The Making of the ‘Three Strikes’ Laws By Retro Report NYT
Three Strikes of Injustice Op-Docs The New York Times 9 October 2012
Three Strikes of Injustice | Op-Docs | The New York Times 9 October 2012
A documentary profiles Shane Taylor,
one of more than 4,000 nonviolent offenders
serving life in California prisons
under a three-strikes law.
serve life terms under California’s three-strikes law
1994 > California > voters overwhelmingly pass the “three strikes” law
California voters overwhelmingly
passed the “three strikes” law
that has come to symbolize America’s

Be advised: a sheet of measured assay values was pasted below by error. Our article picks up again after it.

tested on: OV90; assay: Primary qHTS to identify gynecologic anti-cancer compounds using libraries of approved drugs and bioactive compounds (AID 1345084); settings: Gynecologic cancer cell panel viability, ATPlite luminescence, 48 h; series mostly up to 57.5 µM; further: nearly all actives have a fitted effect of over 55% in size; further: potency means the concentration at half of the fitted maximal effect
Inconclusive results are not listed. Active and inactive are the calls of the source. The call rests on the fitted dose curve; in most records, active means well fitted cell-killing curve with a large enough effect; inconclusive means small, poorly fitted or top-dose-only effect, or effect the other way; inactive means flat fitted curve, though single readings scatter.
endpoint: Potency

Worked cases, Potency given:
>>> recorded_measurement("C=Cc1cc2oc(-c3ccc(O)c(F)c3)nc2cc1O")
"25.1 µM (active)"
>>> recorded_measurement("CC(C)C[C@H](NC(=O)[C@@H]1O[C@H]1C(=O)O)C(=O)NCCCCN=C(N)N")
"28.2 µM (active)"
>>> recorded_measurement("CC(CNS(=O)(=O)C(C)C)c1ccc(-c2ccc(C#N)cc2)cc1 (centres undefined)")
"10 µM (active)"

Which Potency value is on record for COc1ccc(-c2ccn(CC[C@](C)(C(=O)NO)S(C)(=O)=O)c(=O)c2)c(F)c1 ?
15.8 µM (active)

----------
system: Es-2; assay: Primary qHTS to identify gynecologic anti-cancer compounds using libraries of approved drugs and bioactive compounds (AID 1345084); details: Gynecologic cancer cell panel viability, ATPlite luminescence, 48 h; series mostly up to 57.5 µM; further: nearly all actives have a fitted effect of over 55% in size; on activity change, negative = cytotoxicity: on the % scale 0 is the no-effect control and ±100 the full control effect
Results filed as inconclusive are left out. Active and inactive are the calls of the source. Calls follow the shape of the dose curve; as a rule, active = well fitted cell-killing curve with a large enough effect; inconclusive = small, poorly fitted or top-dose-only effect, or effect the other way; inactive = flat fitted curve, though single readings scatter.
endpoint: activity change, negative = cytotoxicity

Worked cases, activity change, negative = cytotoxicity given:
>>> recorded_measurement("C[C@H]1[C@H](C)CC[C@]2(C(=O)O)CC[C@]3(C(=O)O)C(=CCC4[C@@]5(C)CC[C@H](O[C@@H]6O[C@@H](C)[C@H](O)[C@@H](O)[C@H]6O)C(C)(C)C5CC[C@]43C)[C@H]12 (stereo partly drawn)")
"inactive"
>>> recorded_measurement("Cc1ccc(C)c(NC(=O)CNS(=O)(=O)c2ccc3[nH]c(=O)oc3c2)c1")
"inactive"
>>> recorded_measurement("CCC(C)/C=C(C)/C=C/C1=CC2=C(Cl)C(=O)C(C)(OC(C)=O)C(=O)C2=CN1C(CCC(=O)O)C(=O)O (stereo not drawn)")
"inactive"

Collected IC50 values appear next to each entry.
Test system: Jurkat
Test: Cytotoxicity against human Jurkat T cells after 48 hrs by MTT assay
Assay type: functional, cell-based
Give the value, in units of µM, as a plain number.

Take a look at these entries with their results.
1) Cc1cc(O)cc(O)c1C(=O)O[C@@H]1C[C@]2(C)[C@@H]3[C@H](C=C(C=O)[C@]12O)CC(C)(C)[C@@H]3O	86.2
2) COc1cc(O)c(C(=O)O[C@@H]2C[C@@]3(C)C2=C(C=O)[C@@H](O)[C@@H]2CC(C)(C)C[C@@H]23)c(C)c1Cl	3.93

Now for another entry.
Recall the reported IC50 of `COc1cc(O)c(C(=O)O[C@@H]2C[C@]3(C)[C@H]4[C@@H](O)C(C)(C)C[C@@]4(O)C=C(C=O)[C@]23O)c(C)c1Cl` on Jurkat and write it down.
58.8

deeply irrational and misguided obsession
with harsh and inflexible sentencing.
It set a life sentence for anyone
with a third felony conviction,
no matter how minor or nonviolent
— even for stealing a pair of socks.
The law contributed
to a dramatic increase
in California’s prison population,
which grew so far beyond capacity
that in 2011 the Supreme Court ruled
that horrendous prison conditions
violated the Constitution.
Californians voted to soften the law,
allowing prisoners whose third strike
was a nonserious and nonviolent crime
to seek early release.
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